As binding to host CD4 receptors is required for infection, diverse coreceptor CCR5-dependent HIV strains maintain the CD4BS in a mostly constant structure. We identified IgA class antibodies specific for the CD4BS 416–433 epitope produced by survivors of prolonged HIV infection that neutralized heterologous viral strains with exceptional potency. A conclusive determination of IgA specificity was possible through use of an electrophilic 416–433 peptide that mimics the CD4 binding function of the native CD4BS expressed by HIV. The corresponding region of full-length gp120 is expressed in a sterically accessible form on the protein surface [17
]. IgA recognition of the CD4BS was confirmed by competitive inhibition of IgA binding to the electrophilic peptide and gp120 by CD4. Furthermore, mutation studies indicated the shared binding specificity of CD4 and the IgAs. Immunoadsorption and epitope-specific chromatography procedures indicated the 416–433 region as the major neutralizing epitope recognized by the IgA. This is corroborated by the observed association between certain epitope mutations and altered neutralizing potency. Consistent with recognition of the conserved CD4BS region, the IgAs neutralized genetically diverse HIV strains. The IgAs contain subsets of antibodies that bind gp120 non-covalently and antibodies that proceed to hydrolyze gp120 after completing the non-covalent binding step [27
]. Our binding assays using the electrophilic 416–433 peptide mimetic detect both types of antibodies. We did not measure the contributions of these activities in virus neutralization. Non-covalent CD4BS binding alone is sufficient to neutralize the virus, and gp120 hydrolysis holds the potential of enhancing the neutralizing potency [26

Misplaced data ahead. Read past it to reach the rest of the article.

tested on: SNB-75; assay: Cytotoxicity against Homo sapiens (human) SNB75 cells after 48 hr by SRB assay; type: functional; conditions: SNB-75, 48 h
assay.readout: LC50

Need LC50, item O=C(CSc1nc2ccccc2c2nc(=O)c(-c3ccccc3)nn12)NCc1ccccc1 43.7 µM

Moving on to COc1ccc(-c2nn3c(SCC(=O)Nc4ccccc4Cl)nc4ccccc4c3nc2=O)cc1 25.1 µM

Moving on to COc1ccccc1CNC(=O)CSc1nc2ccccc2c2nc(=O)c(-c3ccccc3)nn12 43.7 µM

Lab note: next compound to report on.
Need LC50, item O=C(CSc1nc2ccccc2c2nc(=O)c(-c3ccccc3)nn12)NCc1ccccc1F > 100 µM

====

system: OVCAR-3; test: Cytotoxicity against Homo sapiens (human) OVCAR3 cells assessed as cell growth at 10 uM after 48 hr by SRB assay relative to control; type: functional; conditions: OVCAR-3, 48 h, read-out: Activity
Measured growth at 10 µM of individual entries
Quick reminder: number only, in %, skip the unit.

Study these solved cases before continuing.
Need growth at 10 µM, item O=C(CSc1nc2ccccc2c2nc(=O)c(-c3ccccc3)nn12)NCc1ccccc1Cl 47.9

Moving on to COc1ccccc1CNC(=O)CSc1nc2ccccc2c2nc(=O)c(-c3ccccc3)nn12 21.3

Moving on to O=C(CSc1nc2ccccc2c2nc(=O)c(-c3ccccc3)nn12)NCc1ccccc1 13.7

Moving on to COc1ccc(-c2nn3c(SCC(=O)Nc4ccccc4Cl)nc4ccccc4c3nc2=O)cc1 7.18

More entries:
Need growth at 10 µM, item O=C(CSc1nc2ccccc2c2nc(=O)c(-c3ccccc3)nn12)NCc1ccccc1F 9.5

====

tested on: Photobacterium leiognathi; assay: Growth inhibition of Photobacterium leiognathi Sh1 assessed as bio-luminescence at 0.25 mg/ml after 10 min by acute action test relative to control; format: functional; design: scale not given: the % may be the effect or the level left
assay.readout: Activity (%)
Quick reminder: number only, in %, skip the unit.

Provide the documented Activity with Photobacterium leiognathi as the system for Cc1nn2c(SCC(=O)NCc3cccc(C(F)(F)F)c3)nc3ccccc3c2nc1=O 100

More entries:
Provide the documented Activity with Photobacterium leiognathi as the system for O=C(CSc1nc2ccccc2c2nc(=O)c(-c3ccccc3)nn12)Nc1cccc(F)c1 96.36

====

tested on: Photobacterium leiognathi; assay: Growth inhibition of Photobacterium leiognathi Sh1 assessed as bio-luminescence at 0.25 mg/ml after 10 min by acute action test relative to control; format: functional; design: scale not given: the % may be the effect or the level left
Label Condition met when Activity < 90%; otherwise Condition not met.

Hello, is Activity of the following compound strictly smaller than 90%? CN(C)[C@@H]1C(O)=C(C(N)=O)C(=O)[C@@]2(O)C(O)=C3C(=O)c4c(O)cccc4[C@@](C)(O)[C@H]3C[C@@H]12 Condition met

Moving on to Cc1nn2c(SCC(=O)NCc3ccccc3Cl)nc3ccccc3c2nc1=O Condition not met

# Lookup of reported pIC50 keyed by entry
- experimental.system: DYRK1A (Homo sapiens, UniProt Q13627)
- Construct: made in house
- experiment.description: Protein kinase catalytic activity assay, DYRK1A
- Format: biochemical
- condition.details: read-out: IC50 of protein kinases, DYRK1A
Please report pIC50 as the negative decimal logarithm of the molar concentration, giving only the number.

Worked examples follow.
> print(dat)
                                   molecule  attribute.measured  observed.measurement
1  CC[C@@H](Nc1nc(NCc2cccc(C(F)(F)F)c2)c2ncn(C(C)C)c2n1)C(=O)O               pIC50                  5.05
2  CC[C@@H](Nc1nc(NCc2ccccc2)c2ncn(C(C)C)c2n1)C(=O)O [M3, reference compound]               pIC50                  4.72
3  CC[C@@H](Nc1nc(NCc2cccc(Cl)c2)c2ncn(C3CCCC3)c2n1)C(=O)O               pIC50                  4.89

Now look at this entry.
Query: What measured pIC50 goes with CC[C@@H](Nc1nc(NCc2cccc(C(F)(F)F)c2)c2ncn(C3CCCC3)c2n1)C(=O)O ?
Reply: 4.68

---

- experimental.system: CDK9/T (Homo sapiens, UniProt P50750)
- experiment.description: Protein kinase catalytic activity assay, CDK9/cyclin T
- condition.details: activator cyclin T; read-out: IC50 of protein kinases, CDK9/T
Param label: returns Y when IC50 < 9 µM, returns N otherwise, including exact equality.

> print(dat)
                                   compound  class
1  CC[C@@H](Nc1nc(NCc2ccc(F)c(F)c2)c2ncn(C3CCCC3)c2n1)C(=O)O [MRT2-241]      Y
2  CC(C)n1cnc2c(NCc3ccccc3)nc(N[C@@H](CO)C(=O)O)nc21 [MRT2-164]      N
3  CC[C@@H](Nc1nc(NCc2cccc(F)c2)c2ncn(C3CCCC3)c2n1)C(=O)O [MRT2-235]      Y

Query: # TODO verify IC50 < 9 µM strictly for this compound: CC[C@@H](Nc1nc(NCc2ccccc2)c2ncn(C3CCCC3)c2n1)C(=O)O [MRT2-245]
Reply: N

Adaptive synthesis of anti-CD4BS neutralizing antibodies in the natural course of infection is widely acknowledged as an immunologically disfavored process [13
]. This is consistent with the superantigenic character of the 421–433 region of the CD4BS. The epitope is recognized weakly by the framework regions (FRs) of antibodies produced without HIV infection that bind gp120 reversibly [29
] and catalyze its degradation [26
]. Superantigen binding to the B cell receptor FRs is thought to stimulate the cells non-productively, and premature apoptosis occurs [31
], consistent with infrequent production of neutralizing antibodies to the CD4BS. Serum antibodies to the 421–433 CD4BS epitope are also increased in the autoimmune disease systemic lupus erythematosus [46
], and recombinant antibodies to this epitope from lupus patients neutralize HIV [38
]. HIV infection and lupus are rarely coexistent. We had assumed that the lupus antibodies are produced due to dysfunctional autoimmune reactivity. The studies reported here indicate that HIV infection itself stimulates production of powerful neutralizing antibodies to the CD4BS despite its superantigenic character. IgA concentrations in human blood are about 2 mg/ml [47